Still small but growing: How have landlord characteristics changed since 2010?
Published: 8 August 2016 | Author: Carla Sateriale
The modern rise of the private rented sector needs little introduction. It has been well chronicled that shifts in demographics and economic trends have greatly boosted the sector, which now houses about one in five households.
Recent estimates based on data from HM Revenue & Customs suggest that there are at least 1.75 million landlords in the UK, who collectively earned a net £14.2 billion in rental income last year. While a fair amount of research has been done on how the profile of tenants has changed, there is less data available on the changing profile of landlords. At the CML, we have noted with concern the lack of such research, since the circumstances and motivation of landlords can have a substantial impact on how policy changes feed through into the wider housing market.
Typically, the 'go to' source for publicly available data on the profile of landlords has been the Department for Communities and Local Government’s private landlord survey (PLS). This survey, which samples landlords and property managers in England, provides a snapshot of the composition, experience, and attitudes prevailing among those providing rented accommodation. However, the survey has not been repeated since 2010, which casts doubt over whether it still accurately reflects the profile of landlords.
Updating the survey
In order to understand what has changed since then, the CML partnered with BDRC and the London School of Economics to conduct a new landlord survey. The questionnaire contains some questions repeated from 2010 PLS, and some new questions to probe how landlords have responded to recent changes in the rental market. Surveys were conducted in early June 2016. Although landlords across the UK were sampled, this article will only present results for English landlords, so data is comparable to that of the 2010 PLS. Wherever possible, we have maintained the 2010 PLS definitions for various categories of landlords—ie, private individuals, companies, full-time and part-time landlords, etc.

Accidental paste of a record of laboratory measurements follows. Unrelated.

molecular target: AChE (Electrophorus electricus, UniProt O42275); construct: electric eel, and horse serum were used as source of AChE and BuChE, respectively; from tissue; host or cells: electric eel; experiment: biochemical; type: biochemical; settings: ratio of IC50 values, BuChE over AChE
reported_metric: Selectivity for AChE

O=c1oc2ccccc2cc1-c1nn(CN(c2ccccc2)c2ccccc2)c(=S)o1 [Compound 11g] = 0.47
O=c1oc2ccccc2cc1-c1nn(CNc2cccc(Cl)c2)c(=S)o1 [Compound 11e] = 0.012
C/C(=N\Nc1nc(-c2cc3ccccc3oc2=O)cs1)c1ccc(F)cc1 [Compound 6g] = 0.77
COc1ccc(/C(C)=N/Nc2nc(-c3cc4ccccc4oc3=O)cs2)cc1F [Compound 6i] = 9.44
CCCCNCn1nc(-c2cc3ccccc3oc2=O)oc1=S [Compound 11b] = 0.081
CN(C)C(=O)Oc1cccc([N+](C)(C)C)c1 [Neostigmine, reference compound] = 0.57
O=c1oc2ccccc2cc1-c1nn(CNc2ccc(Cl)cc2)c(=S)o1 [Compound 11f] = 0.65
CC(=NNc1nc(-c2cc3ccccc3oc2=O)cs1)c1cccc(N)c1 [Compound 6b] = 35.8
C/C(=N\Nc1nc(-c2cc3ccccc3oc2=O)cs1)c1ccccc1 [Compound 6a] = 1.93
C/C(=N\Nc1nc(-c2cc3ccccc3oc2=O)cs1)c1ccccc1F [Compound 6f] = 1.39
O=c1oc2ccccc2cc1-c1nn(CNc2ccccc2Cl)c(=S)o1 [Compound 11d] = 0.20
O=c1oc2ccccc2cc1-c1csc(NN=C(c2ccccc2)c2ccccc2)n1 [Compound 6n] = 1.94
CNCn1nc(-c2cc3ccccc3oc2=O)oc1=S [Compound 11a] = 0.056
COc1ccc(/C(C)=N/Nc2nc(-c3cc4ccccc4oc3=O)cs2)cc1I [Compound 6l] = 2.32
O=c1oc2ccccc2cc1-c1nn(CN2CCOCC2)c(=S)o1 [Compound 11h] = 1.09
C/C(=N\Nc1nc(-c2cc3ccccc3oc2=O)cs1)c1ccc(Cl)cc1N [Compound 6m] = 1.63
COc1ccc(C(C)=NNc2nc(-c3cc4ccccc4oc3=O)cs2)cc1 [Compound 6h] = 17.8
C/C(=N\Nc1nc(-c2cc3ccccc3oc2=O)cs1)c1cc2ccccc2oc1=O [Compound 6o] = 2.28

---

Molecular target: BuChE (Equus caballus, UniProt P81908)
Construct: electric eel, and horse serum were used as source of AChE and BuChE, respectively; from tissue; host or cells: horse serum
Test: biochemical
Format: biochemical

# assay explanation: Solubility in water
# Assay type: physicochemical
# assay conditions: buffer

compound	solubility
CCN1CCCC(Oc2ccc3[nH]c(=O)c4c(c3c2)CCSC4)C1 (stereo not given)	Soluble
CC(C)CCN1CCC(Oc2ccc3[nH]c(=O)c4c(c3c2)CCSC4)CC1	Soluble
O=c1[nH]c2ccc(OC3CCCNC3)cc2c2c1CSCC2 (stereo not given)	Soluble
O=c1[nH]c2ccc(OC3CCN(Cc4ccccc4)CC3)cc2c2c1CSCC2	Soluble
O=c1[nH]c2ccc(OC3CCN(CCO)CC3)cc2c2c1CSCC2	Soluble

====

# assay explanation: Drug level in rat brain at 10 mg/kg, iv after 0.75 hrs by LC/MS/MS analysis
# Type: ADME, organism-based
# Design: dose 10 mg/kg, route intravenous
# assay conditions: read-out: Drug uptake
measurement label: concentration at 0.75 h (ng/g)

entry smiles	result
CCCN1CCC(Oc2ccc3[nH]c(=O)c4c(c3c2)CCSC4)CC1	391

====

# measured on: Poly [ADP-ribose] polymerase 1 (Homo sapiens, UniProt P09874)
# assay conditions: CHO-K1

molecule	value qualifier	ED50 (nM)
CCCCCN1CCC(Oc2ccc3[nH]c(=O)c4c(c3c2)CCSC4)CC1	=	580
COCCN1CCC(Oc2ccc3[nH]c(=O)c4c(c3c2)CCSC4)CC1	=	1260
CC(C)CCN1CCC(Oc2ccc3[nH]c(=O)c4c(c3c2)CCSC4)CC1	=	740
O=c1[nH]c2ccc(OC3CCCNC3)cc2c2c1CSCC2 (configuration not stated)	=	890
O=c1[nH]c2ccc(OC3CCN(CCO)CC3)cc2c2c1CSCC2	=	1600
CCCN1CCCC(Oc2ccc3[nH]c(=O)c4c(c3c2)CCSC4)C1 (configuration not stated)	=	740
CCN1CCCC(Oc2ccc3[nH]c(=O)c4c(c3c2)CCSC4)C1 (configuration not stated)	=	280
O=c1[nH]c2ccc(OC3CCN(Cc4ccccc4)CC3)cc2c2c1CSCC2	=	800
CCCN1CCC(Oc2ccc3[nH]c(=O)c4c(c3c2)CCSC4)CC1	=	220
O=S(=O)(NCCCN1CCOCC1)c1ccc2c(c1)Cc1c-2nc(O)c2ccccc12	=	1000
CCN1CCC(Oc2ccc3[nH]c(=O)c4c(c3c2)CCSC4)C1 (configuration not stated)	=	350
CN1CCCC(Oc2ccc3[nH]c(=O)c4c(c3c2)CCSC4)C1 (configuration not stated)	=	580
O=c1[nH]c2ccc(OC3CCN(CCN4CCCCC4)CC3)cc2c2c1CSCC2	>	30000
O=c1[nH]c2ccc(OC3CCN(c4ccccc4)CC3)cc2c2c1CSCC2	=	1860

The timing of our survey means that landlords were able to anticipate the potential impact of proposed tax changes affecting the sector, even though many of these measures have yet to come into effect. Future surveys would shed more light on the effects of these tax changes.
While this data makes for some interesting comparisons, we note that these two surveys do not follow the same cohort, and therefore we caution readers not to ascribe too much significance to small changes in any given category.
Finding One: As in 2010, the majority of landlords still consider property rental to be their part-time activity, and most manage their portfolios as private individuals.
- In 2016, 87% of landlords sampled manage their portfolio as an individual or as a couple, roughly unchanged from the 89% reported in 2010. The proportion operating as a company or other group comprises 14%, roughly on par with the 11% reported in 2010.